violence, emotional aspects of self-defense, and concrete steps we can take to help ourselves. Students of
all skill and ability levels will learn basic physical-defense techniques including strikes, blocks and
kicks; ways to get out of different grabs and holds, verbal exercises, and discussions about dealing with
attackers who are strangers, acquaintances or intimates.
Basic self-defense strategies include a full spectrum of responses, such as avoiding danger, yelling, getting away, tricking someone, defending with physical techniques, and seeking help afterwards.
This workshop is a safe space for all self-identifed womxn of color including LBTQ and GNC and is offered free to our communities. Donations are welcome.
Registration begins at 1:30pm, please arrive at least 10 minutes before the beginning of the workshop to sign-in and store any belongings.
Snacks and beverages will be provided, please contact us in advance if child care is needed.
Last Sunday we hosted a preconception womb wellness workshop for our community. We discussed our womb in detail, the stories our womb tells, and the manifestations we want to explore through our womb. Overall, the workshop brought reflection and celebration of our bodies and wombynhood. #SDLBirthSupport ||#SisterDiaspora #aLoveEthic
Our wombs are extraordinary storytellers. Through sensations, symptoms and cycles, they offer clues to our health. Our relationship to our womb strengthens our intuition, creativity and power. Historically systems of oppression have worked to strategically diminish our connection to this great source of information.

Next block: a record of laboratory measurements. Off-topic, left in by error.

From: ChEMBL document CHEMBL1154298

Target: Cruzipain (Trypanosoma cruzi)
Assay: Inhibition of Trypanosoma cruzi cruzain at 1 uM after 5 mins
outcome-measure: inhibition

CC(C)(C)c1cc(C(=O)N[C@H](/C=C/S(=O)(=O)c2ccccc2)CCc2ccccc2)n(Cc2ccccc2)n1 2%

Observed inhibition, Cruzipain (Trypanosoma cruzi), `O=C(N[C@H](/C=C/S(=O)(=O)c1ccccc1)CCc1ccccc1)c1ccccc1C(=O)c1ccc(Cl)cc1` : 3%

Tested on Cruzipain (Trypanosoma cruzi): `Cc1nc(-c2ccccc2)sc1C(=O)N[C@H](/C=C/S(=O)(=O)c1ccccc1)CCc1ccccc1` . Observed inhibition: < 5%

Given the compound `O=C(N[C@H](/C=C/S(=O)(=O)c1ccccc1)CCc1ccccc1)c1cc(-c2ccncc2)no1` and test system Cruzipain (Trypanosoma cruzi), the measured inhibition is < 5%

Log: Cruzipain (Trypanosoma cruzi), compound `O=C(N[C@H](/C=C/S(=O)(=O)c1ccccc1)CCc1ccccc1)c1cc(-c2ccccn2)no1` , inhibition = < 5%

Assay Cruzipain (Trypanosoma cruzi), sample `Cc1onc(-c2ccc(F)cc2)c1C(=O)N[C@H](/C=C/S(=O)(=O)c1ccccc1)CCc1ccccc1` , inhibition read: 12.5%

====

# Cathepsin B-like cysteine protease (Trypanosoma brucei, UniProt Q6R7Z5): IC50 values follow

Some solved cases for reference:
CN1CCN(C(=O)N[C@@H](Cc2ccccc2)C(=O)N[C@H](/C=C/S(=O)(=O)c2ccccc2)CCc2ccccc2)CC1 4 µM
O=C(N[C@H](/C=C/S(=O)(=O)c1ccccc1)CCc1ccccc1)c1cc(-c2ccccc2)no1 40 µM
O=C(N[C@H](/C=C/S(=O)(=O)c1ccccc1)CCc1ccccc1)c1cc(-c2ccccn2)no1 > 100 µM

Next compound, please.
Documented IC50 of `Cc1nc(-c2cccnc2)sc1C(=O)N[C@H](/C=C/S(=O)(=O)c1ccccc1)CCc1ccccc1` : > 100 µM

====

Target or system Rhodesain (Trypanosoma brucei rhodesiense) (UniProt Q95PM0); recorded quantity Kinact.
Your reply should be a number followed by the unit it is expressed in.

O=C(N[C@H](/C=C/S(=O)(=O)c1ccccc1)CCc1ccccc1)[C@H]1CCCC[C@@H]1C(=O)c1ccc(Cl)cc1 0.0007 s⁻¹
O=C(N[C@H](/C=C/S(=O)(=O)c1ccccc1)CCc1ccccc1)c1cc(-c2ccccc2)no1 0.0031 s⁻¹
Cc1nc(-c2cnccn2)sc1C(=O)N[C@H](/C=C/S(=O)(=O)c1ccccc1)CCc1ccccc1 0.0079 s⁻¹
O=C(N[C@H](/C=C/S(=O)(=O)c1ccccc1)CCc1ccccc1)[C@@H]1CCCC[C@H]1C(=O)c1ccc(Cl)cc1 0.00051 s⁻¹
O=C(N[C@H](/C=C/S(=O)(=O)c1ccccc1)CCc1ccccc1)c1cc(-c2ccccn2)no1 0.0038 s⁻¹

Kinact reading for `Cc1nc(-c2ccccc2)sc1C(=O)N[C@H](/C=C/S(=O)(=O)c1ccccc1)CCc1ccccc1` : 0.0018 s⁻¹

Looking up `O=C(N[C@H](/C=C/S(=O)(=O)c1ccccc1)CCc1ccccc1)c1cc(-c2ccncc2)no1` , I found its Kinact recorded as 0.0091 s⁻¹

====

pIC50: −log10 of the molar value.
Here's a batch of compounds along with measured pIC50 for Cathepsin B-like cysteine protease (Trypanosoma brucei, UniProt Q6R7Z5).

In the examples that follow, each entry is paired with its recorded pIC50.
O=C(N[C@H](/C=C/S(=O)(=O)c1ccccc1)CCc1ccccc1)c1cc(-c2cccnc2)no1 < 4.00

In this workshop, we will explore our past and present relationship to our wombs as well as gain new knowledge of how to radically care for ourselves. Participants will be invited to share their stories, create intentions and learn new ways to actively engage in our wellness and healing by reconnecting to our wombs. We hope to see you there!
Preconception Workshop: Sun 10/21 1-3pm in The Heights!
We are still full of love and gratitude for this amazing event. The energy in the room was palpable. It revitalized our commitment to our communities and the efforts to create spaces for us and by us. Thank you Creators of Women Warriors of the Afro-Latina Diaspora: Dr. Marta Moreno Vega, Marinieves Alba, and Yvette Mondestin for answering our call to share your wonderful selves with us. Also, a special thanks to the Carribean Cultural Center African Diaspora Institute for sharing space with us.
“You cant be free if you’re broken, its important to integrate healing and spirituality in our work.” Marineves Alba
“We’re still becoming, Africans are just as colonized as Africans in the Diaspora.” Dr. Marta Morena Vega
“It was colored water fountains, it was segregation, Jim Crow did take place in Panama.” Yvette Mondestin
#LatinxHeritageMonth #aLoveEthic #SisterDiasopra #SDLReading Circle.
This month in honor of Latinx Heritage Month we will be hosting a reading with the authors of Women Warriors of the Afro Latina-Diaspora. (As you may remember, we rescheduled the date in August to support Joan Begat’s book release).
Creators of Women Warriors of the Afro-Latina Diaspora: Dr. Marta Moreno Vega, Yvette Modestin and Marinieves Alba have graciously answered our call for an intimate reading and will be sharing their favorite excerpts and signing books!
Wednesday, September 19th 6-8pm
Caribbean Cultural Center African Diaspora Institute
120 E 124th Street, NY, NY 10035
You can RSVP Here. It is a free event but you must RSVP in order to attend.